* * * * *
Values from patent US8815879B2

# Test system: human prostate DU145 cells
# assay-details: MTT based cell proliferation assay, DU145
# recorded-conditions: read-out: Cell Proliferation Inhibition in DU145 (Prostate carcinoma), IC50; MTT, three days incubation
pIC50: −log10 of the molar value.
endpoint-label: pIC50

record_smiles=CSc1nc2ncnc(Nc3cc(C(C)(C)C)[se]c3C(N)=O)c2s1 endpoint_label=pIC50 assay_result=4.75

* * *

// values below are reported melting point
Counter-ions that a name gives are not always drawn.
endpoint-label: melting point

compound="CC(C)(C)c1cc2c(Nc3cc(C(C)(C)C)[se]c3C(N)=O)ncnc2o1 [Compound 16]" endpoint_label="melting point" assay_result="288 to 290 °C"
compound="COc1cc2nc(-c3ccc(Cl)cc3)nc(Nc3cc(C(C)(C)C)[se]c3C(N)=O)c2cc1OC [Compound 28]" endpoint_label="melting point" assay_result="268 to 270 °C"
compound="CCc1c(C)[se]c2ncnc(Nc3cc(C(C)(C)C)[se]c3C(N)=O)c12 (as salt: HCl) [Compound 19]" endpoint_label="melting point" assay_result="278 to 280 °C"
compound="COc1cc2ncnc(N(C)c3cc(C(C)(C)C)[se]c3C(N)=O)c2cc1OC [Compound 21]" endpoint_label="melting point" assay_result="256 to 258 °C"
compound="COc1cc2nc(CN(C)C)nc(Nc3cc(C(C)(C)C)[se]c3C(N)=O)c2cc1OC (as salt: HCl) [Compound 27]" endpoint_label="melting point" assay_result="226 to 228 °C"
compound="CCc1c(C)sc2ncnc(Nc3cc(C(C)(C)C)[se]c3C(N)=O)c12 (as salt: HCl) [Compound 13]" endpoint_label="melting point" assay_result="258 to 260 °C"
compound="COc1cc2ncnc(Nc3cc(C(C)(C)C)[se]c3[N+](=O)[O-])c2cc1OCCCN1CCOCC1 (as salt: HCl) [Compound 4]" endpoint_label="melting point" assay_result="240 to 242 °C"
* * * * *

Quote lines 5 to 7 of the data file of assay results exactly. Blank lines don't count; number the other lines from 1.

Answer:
pIC50: −log10 of the molar value.
endpoint-label: pIC50

record_smiles=CSc1nc2ncnc(Nc3cc(C(C)(C)C)[se]c3C(N)=O)c2s1 endpoint_label=pIC50 assay_result=4.75